“Those are national averages, so they will be much higher in the Southeast than, say, in Washington,” she said, but the trend toward more unsafe days will play out across the country. For the western Michigan growing region, for instance, which currently experiences fewer than 10 days that are unsafe, Tigchelaar said the number would jump “to 10 to 20 by midcentury, and upwards of 50 in late century.”
In addition, heat waves — three or more days of at least 90 degrees Fahrenheit — will become more common. Currently, most counties with at least 500 agricultural workers experience a three-day heat wave about once a summer, but that will increase on average to five times per season by 2050, and between six and eight per season by the end of the century. Such prolonged heat may make it difficult for workers to find relief from the heat, even overnight if housing doesn’t have proper ventilation or air conditioning, she said, “and your ability to cool off at night is important for mitigating health impacts.”
Beating the heat
For growers and their workers, the question isn’t whether the summer will get warmer in the future, but what to do about it now. Tigchelaar listed strategies in the UW/Stanford study, including: switching to clothing suited for the heat, drinking lots of water, taking breaks when needed and easing work demands on especially hot days.
Clothing does make a difference, agreed Melanie Forti, director of Health & Safety Programs for the Association of Farmworker Opportunity Programs, a national advocacy group. “We highly recommend that farmworkers wear light-colored, loose-fitting and breathable clothing, such as cotton, and avoid any non-breathing synthetic clothing,” she said, adding that long-sleeved shirts are good options because they help protect workers’ skin from direct sun exposure.
Likewise, staying hydrated can greatly decrease the risk of heat illnesses, so farm managers should not only make fresh water available to workers but also readily accessible, perhaps through a portable water source that travels with the workers as they move through the orchard or field, Forti said.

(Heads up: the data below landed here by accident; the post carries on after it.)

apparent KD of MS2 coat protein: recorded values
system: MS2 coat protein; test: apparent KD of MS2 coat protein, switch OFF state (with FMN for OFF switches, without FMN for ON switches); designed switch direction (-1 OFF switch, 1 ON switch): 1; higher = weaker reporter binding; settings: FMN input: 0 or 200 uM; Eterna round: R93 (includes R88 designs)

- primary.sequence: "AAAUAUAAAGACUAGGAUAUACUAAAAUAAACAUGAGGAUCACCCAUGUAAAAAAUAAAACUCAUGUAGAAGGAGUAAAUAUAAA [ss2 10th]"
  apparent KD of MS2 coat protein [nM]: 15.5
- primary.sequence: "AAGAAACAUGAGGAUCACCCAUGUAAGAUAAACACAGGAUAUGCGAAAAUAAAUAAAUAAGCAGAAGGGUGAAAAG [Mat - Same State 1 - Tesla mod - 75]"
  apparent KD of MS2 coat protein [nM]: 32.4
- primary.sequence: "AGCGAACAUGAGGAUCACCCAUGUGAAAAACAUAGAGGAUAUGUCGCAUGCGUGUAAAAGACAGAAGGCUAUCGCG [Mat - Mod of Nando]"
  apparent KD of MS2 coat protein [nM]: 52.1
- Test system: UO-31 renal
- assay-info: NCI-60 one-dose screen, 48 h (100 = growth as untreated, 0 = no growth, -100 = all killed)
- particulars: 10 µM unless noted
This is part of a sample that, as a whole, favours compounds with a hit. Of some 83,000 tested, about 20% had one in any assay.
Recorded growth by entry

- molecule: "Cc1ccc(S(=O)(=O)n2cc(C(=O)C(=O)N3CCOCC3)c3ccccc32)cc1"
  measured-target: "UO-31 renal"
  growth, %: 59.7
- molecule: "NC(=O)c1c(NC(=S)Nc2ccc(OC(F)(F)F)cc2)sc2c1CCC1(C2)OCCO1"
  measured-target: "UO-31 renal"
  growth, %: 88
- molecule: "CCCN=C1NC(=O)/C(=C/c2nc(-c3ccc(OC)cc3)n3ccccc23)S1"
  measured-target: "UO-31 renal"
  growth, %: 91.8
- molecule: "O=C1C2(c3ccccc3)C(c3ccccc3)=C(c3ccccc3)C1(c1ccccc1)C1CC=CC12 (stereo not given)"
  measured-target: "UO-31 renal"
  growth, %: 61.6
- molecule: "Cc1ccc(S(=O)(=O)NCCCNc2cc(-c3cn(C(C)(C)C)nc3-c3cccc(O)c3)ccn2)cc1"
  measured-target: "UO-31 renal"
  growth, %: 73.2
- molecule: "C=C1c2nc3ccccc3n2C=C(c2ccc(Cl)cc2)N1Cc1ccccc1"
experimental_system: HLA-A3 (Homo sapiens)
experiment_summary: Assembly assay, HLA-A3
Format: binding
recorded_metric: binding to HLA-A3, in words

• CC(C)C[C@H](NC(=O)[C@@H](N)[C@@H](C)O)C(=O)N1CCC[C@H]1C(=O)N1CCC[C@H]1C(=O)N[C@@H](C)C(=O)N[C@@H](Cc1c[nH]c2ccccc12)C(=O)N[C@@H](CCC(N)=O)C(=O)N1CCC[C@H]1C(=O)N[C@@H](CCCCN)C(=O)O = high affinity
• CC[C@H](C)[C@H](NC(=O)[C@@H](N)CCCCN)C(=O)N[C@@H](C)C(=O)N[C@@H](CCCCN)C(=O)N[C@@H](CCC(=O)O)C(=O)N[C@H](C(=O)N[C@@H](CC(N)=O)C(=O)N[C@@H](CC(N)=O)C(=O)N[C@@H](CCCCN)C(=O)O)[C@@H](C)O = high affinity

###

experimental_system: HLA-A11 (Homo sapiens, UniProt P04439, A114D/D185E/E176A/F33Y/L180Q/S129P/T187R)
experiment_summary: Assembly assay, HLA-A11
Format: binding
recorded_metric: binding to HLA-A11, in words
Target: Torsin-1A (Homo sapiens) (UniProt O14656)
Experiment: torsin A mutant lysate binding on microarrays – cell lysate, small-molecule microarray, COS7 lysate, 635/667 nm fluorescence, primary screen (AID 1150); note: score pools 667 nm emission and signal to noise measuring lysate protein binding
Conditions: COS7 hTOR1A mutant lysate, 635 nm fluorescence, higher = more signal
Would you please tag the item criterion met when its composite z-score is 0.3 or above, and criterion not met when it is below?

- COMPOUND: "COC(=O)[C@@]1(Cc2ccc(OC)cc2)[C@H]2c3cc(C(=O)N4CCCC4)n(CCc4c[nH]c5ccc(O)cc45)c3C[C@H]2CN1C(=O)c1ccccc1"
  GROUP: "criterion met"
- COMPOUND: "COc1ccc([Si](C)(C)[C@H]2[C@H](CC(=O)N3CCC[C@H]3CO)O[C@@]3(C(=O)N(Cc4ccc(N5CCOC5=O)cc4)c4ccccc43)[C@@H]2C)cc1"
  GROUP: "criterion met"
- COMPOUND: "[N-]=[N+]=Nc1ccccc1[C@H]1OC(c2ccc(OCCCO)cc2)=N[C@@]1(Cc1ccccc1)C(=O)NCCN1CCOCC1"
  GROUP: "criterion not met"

In addition, Tigchelaar suggested a work structure other than the paid-by-the-piece model, because during piece-rate work, “even if there’s water available, workers are not incentivized to go and drink water,” she said.
Forti offered additional strategies: instituting a buddy system to help ensure someone notices that a co-worker is becoming overheated and gets that person to rest and drink some water; scheduling certain activities in the morning, such as maintenance or operation of heat-producing equipment; shifting the overall work schedule if possible to avoid the extreme heat of the day; and phasing in new workers so they can gradually become accustomed to the workload and to the summer weather.
These are the types of heat-beating strategies that the agricultural community everywhere should be considering now, and also thinking about for the future, Tigchelaar said.
“There has been little focus in climate change work on the people who are doing a lot of the actual physical labor in our food system,” she said. “As we think about a warming climate and who is most at risk and who will be impacted, farmworkers will be at the front of that line. And as we are seeing with this pandemic right now, when the most vulnerable are impacted, all of us are impacted.” •
—by Leslie Mertz